This article was originally written in 2008 by Mark D Faulkner aka “Marko Markoko” and kindly posted with his permission. It first appeared in Sub Rosa #3 as a full length, 7000 word piece but I’ve divided it into this introductory page / appendix and three main sections for easier navigation. I’ve promised Marko I’ll upload the article onto the Light of Andorra Wiki, but I’ll start with here.
Within House Flambeau there is a societas called the Knights of Seneca. Comprised of roughly a dozen magi scattered across Europe, they seek to embody the most noble virtues of their House; Bravery, Loyalty, Temperance, and Wisdom. They are small, but their acclaim is such that they are known and respected as heroes and adventurers. This wasn’t always the case. Their history goes back to the Schism War, and their early days are fraught with violent conflict. Once considered ruthless Reconquista magi, they were still praised for heroism, and the glory of their deeds overshadowed their indiscretions. Key to understanding the Knights of Seneca their relation to what is known as the Flambeau Apocrypha. A patchwork of societates, House Flambeau stems from various different traditions, lineages, and even mysteries. All Flambeau magi have variant views of history to some extent, and official lore is kept purposefully vague to avoid conflict. Outsiders tend to misperceive the majority view as the norm, and thus other beliefs must somehow be heretical or apocryphal. Flambeau scholars shun these terms, preferring “Legend”. Most Flambeau magi only hold a few apocryphal beliefs, but the Knights of Seneca embrace a large body of the disputed lore. Their very history is intertwined with it, making them a subject of much interest to historians. Not all of this attention is positive though, as some take offence to a few of their claims. Even their name is a source of controversy, going back to a centuries old dispute as to whether the founder was a Frank or a Visgoth. Further, they claim that the magus who established their societas was one of Seven Champions at Flambeau’s side during his Final Battle, and through him they hold the Founder’s final secrets.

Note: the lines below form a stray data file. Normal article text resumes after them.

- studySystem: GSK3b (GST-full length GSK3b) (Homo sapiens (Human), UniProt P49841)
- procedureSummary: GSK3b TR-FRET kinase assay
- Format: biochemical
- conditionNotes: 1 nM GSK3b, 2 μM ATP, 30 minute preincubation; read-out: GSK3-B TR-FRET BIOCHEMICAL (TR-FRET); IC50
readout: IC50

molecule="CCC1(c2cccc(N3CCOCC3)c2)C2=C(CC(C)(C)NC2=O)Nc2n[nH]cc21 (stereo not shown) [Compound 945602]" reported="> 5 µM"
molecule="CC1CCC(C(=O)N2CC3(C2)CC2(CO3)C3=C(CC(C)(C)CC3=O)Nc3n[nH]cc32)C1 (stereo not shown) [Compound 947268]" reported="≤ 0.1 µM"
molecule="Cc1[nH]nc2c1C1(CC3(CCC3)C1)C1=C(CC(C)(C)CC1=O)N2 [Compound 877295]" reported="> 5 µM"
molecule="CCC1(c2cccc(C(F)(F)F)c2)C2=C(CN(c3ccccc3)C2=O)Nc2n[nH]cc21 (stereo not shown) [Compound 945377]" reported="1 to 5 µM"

I would like to thank Andrew Gronosky for his forbearance and advice, Lachlan “Jarkman” Hayes for his helpful criticisms and suggestions, and my old friend Carmello Hernandez for playing the best Flambeau magus in any edition ever!
- Dahl, Ferguson, Gronosky, Post, Shirley, & Simmonds; Houses of Hermes: Societates; Trident
- Peter Hentges; Tribunals of Hermes: Iberia; White Wolf
- Joseph F. O’Callaghan; A History of Medieval Spain; Cornell University Press
- H.J. Chayton; History of Aragon and Catalonia; Methuen & Co Ltd.
- John Matthews; Heroes and Warriors, El Cid, Champion of Spain; Firebird Books